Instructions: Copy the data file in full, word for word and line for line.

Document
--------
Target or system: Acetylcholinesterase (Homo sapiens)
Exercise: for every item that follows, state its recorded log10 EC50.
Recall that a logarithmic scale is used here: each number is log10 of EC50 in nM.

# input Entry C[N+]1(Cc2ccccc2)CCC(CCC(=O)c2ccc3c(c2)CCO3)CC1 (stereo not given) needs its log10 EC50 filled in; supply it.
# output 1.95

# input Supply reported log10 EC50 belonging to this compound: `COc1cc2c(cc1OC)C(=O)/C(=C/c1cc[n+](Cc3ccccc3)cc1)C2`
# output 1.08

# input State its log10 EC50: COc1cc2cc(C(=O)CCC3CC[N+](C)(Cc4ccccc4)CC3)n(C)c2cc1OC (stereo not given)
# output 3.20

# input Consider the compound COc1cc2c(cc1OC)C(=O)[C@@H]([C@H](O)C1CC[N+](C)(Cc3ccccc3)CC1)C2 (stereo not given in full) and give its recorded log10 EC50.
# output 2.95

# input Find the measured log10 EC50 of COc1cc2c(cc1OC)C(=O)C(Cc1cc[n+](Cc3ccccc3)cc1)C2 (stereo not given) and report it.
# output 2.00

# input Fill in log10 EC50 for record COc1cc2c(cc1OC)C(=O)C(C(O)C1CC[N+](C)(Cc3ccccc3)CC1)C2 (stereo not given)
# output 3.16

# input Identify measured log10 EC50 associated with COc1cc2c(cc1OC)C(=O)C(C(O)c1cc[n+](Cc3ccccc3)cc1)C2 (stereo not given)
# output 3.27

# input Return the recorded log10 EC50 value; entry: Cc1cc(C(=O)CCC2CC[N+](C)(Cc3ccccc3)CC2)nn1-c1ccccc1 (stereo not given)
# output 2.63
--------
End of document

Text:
Target or system: Acetylcholinesterase (Homo sapiens)
Exercise: for every item that follows, state its recorded log10 EC50.
Recall that a logarithmic scale is used here: each number is log10 of EC50 in nM.

# input Entry C[N+]1(Cc2ccccc2)CCC(CCC(=O)c2ccc3c(c2)CCO3)CC1 (stereo not given) needs its log10 EC50 filled in; supply it.
# output 1.95

# input Supply reported log10 EC50 belonging to this compound: `COc1cc2c(cc1OC)C(=O)/C(=C/c1cc[n+](Cc3ccccc3)cc1)C2`
# output 1.08

# input State its log10 EC50: COc1cc2cc(C(=O)CCC3CC[N+](C)(Cc4ccccc4)CC3)n(C)c2cc1OC (stereo not given)
# output 3.20

# input Consider the compound COc1cc2c(cc1OC)C(=O)[C@@H]([C@H](O)C1CC[N+](C)(Cc3ccccc3)CC1)C2 (stereo not given in full) and give its recorded log10 EC50.
# output 2.95

# input Find the measured log10 EC50 of COc1cc2c(cc1OC)C(=O)C(Cc1cc[n+](Cc3ccccc3)cc1)C2 (stereo not given) and report it.
# output 2.00

# input Fill in log10 EC50 for record COc1cc2c(cc1OC)C(=O)C(C(O)C1CC[N+](C)(Cc3ccccc3)CC1)C2 (stereo not given)
# output 3.16

# input Identify measured log10 EC50 associated with COc1cc2c(cc1OC)C(=O)C(C(O)c1cc[n+](Cc3ccccc3)cc1)C2 (stereo not given)
# output 3.27

# input Return the recorded log10 EC50 value; entry: Cc1cc(C(=O)CCC2CC[N+](C)(Cc3ccccc3)CC2)nn1-c1ccccc1 (stereo not given)
# output 2.63